There's more to angling -- also known as "sport fishing" -- than knowing how to tie a nail knot or trick a trout into biting a Marabou Muddler. Like most of the good things in life, angling comes with responsibilities.
Children fishing for minnows with a string and bent pin soon come to realize that their fun comes at the expense of an animal's freedom, and possibly its life. Knowingly or not, they develop a sense of right and wrong, a simple code of ethics.
In today's fast-changing world, with growing threats to fish habitat and increasing demands on fisheries, a code of ethics is an absolute necessity.
The ethics of fishing for sport have evolved over thousands of years. While opinions may differ on some aspects of angler behavior, the following list contains the gist of what most anglers would probably include in a personal code of ethics.
The ethical angler:
knows about and respects the fish and their habitats
respects private property
respects other anglers
uses tackle accepted as "sporting" for the fish and the water involved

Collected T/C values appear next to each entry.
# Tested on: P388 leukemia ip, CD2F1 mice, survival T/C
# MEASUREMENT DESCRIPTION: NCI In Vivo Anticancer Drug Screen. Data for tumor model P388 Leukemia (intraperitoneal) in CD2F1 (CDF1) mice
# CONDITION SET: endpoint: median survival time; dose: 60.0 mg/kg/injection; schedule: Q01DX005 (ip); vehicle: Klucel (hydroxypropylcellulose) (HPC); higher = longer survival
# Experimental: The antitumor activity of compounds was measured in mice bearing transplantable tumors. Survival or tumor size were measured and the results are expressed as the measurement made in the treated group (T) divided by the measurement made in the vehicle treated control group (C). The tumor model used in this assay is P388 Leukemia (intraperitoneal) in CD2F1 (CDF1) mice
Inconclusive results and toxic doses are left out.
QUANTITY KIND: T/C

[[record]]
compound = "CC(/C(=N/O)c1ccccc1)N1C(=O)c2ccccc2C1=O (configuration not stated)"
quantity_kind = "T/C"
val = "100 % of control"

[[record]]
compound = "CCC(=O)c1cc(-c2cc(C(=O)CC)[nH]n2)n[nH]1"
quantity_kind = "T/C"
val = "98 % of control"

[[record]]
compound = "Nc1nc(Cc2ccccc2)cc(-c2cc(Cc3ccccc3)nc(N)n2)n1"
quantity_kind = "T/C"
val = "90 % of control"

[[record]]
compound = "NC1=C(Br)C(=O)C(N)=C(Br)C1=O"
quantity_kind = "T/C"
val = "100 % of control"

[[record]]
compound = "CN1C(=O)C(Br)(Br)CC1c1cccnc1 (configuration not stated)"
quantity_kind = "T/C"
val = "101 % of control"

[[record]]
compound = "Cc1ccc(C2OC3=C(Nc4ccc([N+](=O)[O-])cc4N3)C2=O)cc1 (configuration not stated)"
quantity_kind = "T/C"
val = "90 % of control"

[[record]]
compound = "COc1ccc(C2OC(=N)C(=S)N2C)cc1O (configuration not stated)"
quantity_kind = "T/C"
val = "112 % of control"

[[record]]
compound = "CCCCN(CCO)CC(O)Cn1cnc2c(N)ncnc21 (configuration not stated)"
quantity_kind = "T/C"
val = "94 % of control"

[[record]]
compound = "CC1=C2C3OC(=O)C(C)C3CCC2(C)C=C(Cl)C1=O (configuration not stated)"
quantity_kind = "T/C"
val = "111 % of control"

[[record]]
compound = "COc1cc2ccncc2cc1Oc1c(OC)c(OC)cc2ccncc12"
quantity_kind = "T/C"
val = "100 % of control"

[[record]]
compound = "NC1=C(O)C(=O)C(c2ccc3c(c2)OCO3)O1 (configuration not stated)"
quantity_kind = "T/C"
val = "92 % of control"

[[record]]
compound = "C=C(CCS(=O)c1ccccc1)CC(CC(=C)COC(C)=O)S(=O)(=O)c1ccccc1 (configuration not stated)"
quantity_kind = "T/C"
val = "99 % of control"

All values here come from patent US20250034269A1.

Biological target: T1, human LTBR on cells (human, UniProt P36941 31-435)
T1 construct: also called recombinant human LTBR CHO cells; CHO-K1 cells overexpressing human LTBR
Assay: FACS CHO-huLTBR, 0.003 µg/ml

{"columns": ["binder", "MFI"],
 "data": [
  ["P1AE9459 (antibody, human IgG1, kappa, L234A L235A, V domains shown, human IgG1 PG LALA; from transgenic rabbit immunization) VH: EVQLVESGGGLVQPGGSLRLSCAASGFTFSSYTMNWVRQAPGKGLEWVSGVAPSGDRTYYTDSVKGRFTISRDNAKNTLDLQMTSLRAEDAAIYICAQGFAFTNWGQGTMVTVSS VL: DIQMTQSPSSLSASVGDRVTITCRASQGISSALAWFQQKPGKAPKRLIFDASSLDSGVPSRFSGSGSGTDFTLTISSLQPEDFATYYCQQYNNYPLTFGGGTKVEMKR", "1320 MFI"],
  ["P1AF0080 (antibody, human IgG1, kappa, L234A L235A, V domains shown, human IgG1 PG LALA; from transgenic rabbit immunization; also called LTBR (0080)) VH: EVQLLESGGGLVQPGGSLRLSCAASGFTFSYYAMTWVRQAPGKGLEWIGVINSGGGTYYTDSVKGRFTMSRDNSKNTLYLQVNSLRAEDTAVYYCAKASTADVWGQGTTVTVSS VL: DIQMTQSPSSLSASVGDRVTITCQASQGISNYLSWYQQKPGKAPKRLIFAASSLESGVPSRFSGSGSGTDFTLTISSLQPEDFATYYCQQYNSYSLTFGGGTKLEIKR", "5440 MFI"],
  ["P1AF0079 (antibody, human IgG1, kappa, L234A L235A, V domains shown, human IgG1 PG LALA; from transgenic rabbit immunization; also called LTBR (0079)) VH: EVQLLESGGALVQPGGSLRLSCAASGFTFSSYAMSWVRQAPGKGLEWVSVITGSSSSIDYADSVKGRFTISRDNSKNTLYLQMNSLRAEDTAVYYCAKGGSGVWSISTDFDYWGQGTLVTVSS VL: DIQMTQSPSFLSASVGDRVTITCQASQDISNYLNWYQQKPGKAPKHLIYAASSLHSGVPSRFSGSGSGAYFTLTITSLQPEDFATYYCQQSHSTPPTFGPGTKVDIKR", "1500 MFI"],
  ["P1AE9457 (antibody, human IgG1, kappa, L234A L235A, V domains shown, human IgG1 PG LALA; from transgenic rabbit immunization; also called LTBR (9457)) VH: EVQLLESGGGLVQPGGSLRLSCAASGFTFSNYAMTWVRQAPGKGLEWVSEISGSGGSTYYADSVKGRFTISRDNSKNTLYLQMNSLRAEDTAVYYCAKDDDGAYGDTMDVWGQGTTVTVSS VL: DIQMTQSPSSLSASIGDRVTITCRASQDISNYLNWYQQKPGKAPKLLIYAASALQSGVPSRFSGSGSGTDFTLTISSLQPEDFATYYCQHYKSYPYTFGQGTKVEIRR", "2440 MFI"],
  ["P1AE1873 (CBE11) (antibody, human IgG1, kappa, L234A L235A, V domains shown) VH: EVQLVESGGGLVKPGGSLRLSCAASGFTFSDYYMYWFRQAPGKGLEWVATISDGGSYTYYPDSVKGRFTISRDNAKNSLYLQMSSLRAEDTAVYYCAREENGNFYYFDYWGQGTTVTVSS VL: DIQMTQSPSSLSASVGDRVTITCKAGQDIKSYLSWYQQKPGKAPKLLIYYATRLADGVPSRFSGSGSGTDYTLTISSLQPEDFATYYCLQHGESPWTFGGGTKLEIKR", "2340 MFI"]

may give away fish, but doesn't sell them
keeps no more fish than can be used, and stops fishing when fish can't be harmlessly released
promotes ethical fishing
knows and observes the law in both letter an spirit
Take the first entry on this list, the one that says we ought to know and respect the fish and its needs. Without knowledge and respect, we can unknowingly destroy the very thing we claim to love, as we have often demonstrated. For example, studies have shown that overhanging grass and bushes provide vital food and cover for rearing Kenai River king salmon. Other studies have shown that intensive fishing, such as happens during sockeye salmon runs, kills streamside vegetation and contributes to bank erosion. The knowledgeable and respectful angler fishes from a boat, or while standing in the water, on gravel bars or on a fishing platform.
We don't think about it every day, but our ethics constantly evolve with the changes around us. Population growth equates to more people on the water, forcing us to learn and abide by the "rules of the road," which can vary with time, place and tradition. Realize it or not, we change with the times.
After fishing for nearly seven decades, I've concluded that everyone has a fishing code of conduct. In an Internet for "fishing ethics," Google came back with 2.7 million hits.
Like tackle boxes, our credos occasionally need to be dumped out, cleaned up and restocked. What's in yours?
Les Palmer lives in Sterling.
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